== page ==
The world health organization has suspended the testing of malaria drugs called Hydroxychloroquine due to safety concerns according to WHO director-general Tedros Adhanom Ghebreyesus.
Hydroxychloroquine has been touted by Donald Trump and others as a possible treatment for the disease caused by the novel coronavirus. The U.S. President has said he was taking the drug to help prevent infection.
Having sung the praises of hydroxychloroquine during his coronavirus briefings in March and April, Mr. Trump stunned reporters on May 18 when he announced that he was taking it, even though he had not tested positive for COVID-19.
“The executive group has implemented a temporary pause of the hydroxychloroquine arm within the Solidarity trial while the safety data is reviewed by the data safety monitoring board,” Tedros told an online briefing.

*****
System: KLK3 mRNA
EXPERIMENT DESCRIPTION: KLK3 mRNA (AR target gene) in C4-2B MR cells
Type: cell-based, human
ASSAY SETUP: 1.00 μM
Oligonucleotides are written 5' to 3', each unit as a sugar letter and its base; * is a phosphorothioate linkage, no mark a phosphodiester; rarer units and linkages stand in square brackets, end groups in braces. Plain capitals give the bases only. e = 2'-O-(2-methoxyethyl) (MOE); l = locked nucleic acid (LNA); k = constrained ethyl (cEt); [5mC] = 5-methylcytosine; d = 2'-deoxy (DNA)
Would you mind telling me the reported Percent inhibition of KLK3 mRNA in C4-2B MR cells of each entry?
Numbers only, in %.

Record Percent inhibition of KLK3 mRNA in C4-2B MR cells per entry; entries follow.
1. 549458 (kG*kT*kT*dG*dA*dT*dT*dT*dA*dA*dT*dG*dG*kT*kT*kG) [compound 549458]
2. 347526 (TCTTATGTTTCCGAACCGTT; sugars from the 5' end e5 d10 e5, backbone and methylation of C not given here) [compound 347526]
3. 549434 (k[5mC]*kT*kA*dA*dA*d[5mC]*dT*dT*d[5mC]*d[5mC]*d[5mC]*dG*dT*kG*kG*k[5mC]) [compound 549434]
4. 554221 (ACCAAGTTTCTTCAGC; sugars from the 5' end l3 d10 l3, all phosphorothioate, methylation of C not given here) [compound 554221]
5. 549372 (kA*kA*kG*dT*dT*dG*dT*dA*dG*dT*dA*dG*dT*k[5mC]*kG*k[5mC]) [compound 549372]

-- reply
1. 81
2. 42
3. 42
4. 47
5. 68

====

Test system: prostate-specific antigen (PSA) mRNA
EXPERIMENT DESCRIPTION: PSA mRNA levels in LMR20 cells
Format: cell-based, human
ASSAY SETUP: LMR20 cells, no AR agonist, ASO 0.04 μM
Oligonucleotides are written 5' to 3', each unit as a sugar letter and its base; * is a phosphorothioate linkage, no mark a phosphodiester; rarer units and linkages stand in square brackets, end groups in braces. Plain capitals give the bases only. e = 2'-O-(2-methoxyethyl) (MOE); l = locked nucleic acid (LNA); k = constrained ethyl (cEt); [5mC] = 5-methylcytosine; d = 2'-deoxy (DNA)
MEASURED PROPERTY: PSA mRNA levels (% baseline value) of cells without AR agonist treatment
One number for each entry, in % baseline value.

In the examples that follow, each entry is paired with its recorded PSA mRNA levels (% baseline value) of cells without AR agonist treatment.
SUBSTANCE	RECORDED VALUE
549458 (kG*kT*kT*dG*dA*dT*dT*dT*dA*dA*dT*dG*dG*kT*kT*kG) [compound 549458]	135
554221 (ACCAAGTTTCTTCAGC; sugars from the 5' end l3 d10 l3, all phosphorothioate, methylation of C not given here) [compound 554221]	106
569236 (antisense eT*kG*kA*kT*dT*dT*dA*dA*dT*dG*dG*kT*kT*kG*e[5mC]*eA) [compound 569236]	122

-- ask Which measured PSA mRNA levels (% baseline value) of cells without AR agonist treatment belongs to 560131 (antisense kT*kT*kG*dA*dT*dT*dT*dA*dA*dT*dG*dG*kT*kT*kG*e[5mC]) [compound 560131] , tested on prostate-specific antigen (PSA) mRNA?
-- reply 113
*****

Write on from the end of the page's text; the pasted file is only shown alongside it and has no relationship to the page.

The paper, in The Lancet, concluded that people taking hydroxychloroquine were at higher risk of heart problems and death.
Dr. Mike Ryan, head of the WHO emergency program, said the decision to suspend trials of hydroxychloroquine had been taken out of “an abundance of caution“.
Other treatments in the trial, including the experimental drug Remdesivir and an HIV combination therapy, are still being tested.
To date, more than 5.6 million infections have been confirmed worldwide since the virus first emerged in December of last year, with over 348,000 deaths globally.